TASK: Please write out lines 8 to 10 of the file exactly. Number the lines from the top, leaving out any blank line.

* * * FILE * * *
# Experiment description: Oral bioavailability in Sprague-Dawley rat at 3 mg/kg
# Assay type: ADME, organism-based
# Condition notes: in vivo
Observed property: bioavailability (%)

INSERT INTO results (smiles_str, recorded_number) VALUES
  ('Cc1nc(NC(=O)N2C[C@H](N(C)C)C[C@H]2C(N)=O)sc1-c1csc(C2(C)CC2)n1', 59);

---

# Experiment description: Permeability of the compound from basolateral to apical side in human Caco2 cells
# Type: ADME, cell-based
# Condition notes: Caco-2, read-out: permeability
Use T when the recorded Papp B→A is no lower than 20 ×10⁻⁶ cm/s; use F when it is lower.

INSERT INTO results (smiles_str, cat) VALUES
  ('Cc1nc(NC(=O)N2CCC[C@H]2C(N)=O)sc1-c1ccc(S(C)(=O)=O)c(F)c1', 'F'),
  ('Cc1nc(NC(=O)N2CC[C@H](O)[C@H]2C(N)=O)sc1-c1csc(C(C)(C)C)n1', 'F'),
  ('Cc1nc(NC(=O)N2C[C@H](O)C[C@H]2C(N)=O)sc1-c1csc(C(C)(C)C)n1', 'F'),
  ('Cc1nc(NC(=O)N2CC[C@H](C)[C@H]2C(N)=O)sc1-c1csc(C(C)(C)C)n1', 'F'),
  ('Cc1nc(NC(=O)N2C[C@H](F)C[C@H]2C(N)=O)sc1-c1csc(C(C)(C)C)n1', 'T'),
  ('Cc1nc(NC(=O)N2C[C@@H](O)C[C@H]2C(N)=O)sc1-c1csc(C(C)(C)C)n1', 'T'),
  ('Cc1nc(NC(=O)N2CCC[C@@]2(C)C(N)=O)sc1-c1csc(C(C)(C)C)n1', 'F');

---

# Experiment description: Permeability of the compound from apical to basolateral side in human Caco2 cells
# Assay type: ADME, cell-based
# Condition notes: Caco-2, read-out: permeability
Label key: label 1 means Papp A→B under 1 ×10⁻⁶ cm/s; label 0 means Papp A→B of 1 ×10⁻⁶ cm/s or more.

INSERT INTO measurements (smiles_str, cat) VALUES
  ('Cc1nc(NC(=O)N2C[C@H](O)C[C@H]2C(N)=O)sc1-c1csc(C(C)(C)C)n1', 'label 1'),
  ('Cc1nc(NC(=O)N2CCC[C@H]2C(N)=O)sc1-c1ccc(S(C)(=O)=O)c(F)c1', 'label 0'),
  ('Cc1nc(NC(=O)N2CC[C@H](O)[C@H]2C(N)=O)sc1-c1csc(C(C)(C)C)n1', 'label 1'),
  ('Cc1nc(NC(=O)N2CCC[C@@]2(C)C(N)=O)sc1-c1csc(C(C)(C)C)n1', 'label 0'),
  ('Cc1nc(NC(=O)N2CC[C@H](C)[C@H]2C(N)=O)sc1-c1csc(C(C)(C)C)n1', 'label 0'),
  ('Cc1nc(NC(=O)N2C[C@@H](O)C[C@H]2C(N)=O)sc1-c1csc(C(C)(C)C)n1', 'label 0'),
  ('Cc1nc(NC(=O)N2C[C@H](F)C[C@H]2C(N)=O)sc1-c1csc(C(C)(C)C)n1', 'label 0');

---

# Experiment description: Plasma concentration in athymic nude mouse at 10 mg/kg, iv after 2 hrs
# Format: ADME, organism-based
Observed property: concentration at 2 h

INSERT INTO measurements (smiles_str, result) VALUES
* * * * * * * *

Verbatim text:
# Experiment description: Permeability of the compound from basolateral to apical side in human Caco2 cells
# Type: ADME, cell-based
# Condition notes: Caco-2, read-out: permeability